import Data.Bits
    
    left, right :: Bits a => a -> a
    left = flip shiftL 1
    right = flip shiftR 1
    
    binmult :: (Bits a, Integral a) => a -> a -> a
    binmult 1 b = b
    binmult a b = binmult (right a) (left b) + if odd a then b else 0
    
    bindiv :: (Bits a, Ord a) => a -> a -> (a, a)
    bindiv n d = f (right $ until (> n) left d) 0 n where
        f t q r | t < d     = (q, r)
                | t <= r    = f (right t) (left q + 1) (r - t)
                | otherwise = f (right t) (left q)     r
    
    bingcd :: (Bits a, Integral a) => a -> a -> a
    bingcd a 0 = a
    bingcd 0 b = b
    bingcd a b | even a && even b = 2 * bingcd (right a) (right b)
               | even a           = bingcd (right a) b
               | even b           = bingcd a (right b)
               | a > b            = bingcd (a - b) b
               | otherwise        = bingcd a (b - a)
    
  3. Jebb said

    I’ll break this down in three replies, C is just too verbose. I’m fascinated by how compact your Scheme and Haskell solutions always are… I really wanted to have a serious look at Python as a next step at learning to program, but this could make me change my mind.

    Anyway, multiplication:

    #define EVEN(A) (!(A & 1))
    
    int mult(unsigned int a, unsigned int b)
    {
        int prod = 0;
        do {
            if EVEN(a) 
                prod += b;
            a >>= 1;
            b <<= 1;
        } while (a >= 1); 
        printf("Le produit est: %d\n", prod);
        return prod;
    }
  4. Jebb said

    …sorry about the bit in french in the previous one. Division:

    int div(unsigned int n, unsigned int d)
    {
        unsigned int q = 0, t = d, r = n;
        while (t <= n)
            t <<= 1;
        while ((t >>= 1) >= d) {
            if (t <= r) {
                q = 1 + (q << 1);
                r -= t;
            }
            else
                q <<= 1;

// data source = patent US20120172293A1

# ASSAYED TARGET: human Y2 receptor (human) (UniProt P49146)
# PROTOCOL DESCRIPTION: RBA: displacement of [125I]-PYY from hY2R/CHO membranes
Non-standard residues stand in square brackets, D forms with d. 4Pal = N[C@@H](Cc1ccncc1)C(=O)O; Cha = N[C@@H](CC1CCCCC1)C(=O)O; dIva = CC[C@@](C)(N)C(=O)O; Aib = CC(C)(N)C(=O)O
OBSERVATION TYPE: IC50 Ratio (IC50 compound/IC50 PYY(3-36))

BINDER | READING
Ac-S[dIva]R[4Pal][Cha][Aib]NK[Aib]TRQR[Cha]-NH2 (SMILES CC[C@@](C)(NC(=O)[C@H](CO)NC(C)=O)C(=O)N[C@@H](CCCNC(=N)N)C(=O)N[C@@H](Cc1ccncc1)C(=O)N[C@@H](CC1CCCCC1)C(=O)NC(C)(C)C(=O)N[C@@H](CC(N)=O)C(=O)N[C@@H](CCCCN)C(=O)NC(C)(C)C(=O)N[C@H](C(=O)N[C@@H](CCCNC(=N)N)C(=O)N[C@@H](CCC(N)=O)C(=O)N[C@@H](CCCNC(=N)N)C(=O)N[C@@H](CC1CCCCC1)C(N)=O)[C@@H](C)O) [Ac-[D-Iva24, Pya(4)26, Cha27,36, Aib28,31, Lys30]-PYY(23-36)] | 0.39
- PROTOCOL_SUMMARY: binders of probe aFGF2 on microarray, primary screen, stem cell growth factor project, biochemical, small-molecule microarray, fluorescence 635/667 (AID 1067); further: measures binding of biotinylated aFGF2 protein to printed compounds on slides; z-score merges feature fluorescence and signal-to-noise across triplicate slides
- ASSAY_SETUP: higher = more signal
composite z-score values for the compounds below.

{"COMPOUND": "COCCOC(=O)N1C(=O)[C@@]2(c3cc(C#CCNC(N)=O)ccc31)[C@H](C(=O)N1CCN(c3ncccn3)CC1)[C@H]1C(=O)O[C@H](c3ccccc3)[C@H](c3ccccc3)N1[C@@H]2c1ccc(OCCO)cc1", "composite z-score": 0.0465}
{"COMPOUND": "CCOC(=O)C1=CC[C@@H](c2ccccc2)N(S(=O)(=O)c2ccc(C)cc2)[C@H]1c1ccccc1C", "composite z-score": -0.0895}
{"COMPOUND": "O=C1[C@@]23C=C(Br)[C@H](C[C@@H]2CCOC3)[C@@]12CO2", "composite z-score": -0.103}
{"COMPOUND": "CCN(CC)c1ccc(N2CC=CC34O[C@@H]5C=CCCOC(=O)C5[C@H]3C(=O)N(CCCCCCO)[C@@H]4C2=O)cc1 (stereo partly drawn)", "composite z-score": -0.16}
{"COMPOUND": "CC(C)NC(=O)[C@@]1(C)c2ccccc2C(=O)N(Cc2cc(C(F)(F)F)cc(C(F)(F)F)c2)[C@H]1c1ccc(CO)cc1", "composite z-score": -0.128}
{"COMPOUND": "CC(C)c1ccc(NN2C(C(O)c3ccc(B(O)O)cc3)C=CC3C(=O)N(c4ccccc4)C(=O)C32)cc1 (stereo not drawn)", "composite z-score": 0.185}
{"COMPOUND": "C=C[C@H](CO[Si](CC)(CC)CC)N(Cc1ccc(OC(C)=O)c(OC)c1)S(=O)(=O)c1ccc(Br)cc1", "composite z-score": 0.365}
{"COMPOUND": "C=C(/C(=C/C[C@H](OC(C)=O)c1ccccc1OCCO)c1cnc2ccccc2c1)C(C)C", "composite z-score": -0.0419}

}
        printf("quotient %d, remainder %d\n", q, r);
        return 0;
    }
  5. Jebb said

    And the GCD:

    #define EVEN(A) (!(A & 1))
    #define MAX(A, B) (A > B ? A : B)
    #define MIN(A, B) (A > B ? B : A)
    
    int gcd(unsigned int m, unsigned int n)
    {
        if ((m == 0) || (n == 0))
            return MAX(m, n);
        if (EVEN(m) && EVEN(n))
            return (gcd((m >> 1), (n >> 1)) << 1);
        if (EVEN(m) || EVEN(n)) { //we've just tested for &&, this is now effectively an XOR
            unsigned int odd, even;
            EVEN(m) ? (even = m, odd = n) : (even = n, odd = m);
            return gcd(odd, (even >> 1));
        }
        return gcd(MAX(m, n) - MIN(m, n), MIN(m, n));
    }
    

    I managed to get this one spectacularly wrong initially, by underestimating the difference between preprocessor macros and functions: I’d initially left out the brackets around the expression of the MAX and MIN macros, and obviously the operators precedence was playing a nasty trick on me in the gcd(MAX(m,n) – MIN(m,n), MIN(m,n)). I’d like to think it’s a lesson I won’t forget…

  6. Mike said

    Python:

    
    def binmul(p, s):
        prod = 0
        while p>=1:
            if p&1:
                prod += s
            p >>= 1
            s <<= 1
        return prod
    
    
    def bindiv(n, d):
        t = d
        while t < n:
            t <<= 1
        t >>= 1
    
        q, r = 0, n
        while t >= d:
            q <<= 1
            if t < r:
                q += 1
                r -= t
            t >>= 1
        return q,r
    
    
    def bingcd(a, b):
        twos = 0
    
        while a and b:
            if a&1:
                if b&1:
                    a,b = (a-b,b) if a>b else (a,b-a)
                else:
                    b >>= 1
            elif b&1:
                a >>= 1
            else:
                twos += 1
                a >>= 1
                b >>= 1
    
        return (a or b) << twos
    
    
  7. Graham said

    Working my way through old exercises; here’s my Python solution (note: the previously posted solution doesn’t look like it quite conquered division):

    def mul(n, m):
        prod = 0
        while n != 1:
            if n & 1: prod += m
            m <<= 1
            n >>= 1
        return prod + m
    
    def div(n, m):
        t = m
        while t <= n: t <<= 1
        t, q, r = t >> 1, 0, n
        while t >= m:
            q <<= 1
            if t <= r: q, r = q + 1, r - t
            t >>= 1
        return q, r
    
    
    def gcd(n, m):
        if n == 0 or m == 0: return m + n
        elif not n & 1 and not m & 1: return gcd(n >> 1, m >> 1) << 1
        elif not n & 1: return gcd(n >> 1, m)
        elif not m & 1: return gcd(n, m >> 1)
        else: return gcd(min(n, m), max(n, m) - min(n, m))
    
  8. [...] rozruszania szarych komórek i nabrania praktyki w programowaniu. Na początek jedno z zadań z Programming Praxis, czyli prosta implementacja algorytmu mnożenia dwóch liczb całkowitych przy pomocy przesuwania o [...]